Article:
4. Spare Ratio Flexibility
FTA Recommendation: We strongly support spare ratio flexibility that recognizes growing pains associated with adopting EVs, a new and emerging technology. In addition, spare ratio flexibility should be clearly communicated to transit systems consistently from both FTA headquarters and regional FTA offices.
Per FTA Circular 9030.1C, the number of spare buses in the active fleet for grantees operating 50 or more revenue vehicles should not exceed 20 percent of the number of vehicles operated in maximum service. The spare ratio rule could penalize transit systems that transition to zero-emission buses.
With the transition to a new technology, there is bound to be growing pains. It’s already apparent from transit systems that have entered the EV space, there will be challenges to fleet performance and management. This includes impacts of different climates (cold/hot), terrain, long rural routes and other factors that impact EV buses differently than traditional gas-powered vehicles. In addition, transitioning to electric buses requires additional training for drivers and maintenance crew which also impacts the spare ratio.
5. Support the $10 billion Affordable Housing Access Program
FTA/Congressional Recommendation: We strongly support passage of the new $10 billion Affordable Housing Access Program included in the Build Back Better Reconciliation bill.
The Affordable Housing Access Program, included in Build Back Better, would invest $10 billion to improve transit access to affordable housing, enhance mobility for low-income riders and residents in disadvantaged neighborhoods, address the backlog of buses and facilities that have fallen out of a state of good repair and support America’s transit workforce.
6. Local Match Concerns
FTA Recommendation: We encourage FTA to provide greater flexibility and relax local match requirements where possible, especially as transit systems continue to be negatively impacted by the pandemic.
Especially for mid-size and small transit systems, coming up with a local match can be challenging. Zero emission buses provide significant benefits, but they are more expensive and require significant infrastructure upgrades adding to the cost of transition. The transit industry is already seeing cost escalations upwards of 20% because of workforce and supply chain shortages. These cost increases are not isolated to transit, so many cities will have to come up with more local funds to take advantage of many elements of the infrastructure package that also require a local match.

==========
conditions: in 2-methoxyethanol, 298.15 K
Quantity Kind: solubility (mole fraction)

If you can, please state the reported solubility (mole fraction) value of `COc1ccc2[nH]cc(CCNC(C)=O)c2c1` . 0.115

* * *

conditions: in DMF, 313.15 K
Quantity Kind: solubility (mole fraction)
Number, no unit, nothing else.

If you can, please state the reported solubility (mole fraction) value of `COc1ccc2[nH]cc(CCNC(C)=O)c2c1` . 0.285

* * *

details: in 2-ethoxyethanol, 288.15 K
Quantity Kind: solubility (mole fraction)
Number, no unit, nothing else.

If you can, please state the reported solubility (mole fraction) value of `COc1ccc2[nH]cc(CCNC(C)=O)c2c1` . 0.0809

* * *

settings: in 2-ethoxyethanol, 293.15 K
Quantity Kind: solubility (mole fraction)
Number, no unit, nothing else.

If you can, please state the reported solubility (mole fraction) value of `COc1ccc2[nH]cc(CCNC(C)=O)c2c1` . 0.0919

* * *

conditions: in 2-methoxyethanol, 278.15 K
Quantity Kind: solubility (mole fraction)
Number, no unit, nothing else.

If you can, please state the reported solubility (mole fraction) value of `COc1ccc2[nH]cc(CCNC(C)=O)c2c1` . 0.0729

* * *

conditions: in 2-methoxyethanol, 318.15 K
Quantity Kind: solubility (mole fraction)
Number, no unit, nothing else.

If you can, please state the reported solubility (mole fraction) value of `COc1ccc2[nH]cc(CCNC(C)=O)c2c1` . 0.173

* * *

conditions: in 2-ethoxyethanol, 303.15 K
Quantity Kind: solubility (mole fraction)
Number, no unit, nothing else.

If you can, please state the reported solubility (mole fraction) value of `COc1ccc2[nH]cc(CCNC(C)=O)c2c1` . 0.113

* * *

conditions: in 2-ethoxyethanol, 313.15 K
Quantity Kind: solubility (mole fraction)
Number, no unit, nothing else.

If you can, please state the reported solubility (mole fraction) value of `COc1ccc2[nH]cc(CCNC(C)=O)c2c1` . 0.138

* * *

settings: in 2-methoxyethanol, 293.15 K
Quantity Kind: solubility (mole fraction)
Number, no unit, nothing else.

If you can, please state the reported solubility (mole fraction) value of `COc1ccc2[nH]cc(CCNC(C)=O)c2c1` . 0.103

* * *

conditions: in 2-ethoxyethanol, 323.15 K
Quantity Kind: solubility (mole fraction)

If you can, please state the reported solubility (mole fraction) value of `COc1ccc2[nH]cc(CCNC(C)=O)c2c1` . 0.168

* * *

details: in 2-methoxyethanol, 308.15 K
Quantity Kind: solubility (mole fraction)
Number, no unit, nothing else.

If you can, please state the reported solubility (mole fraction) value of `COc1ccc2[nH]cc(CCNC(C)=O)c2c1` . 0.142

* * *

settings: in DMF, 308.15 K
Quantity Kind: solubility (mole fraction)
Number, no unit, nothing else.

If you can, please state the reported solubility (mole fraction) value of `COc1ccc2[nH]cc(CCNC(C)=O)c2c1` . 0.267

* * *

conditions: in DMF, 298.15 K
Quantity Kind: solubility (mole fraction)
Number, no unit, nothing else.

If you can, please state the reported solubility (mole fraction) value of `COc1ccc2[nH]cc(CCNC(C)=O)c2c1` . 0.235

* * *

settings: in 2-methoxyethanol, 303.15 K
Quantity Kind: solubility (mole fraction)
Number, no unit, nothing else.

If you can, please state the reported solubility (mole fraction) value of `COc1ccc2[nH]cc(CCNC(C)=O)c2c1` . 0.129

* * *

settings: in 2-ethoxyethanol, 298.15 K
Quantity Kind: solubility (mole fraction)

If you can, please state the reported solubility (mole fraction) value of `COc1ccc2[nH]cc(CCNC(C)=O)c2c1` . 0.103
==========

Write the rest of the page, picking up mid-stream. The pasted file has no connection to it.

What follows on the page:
Below are links to our previous issue briefs, legislative summaries and membership calls to action. Click on each doc to download the files.
(March 2020) TBC 2-pager summarizing current improvements in Federal bus transit funding, and additional needs for support in FAST Act Reauthorization, FY21 proposals, and inclusion in a potential federal infrastructure package.
(July 2019) TBC 2-pager summarizing the need for additional federal funding requests, the Coalition’s current funding level requests and notes on TBC support for a possible federal infrastructure package.
(September 2018) TBC Letter to House and Senate Chairs and Ranking Members of Transportation Appropriations Subcommittees. Urging committee members to support bus transit via increases in the FY19 appropriations cycle.
(July 2018) Talking points for TBC members on Coalition priorities to restore funding levels to bus systems for Member correspondence and upcoming Capitol Hill Vicits.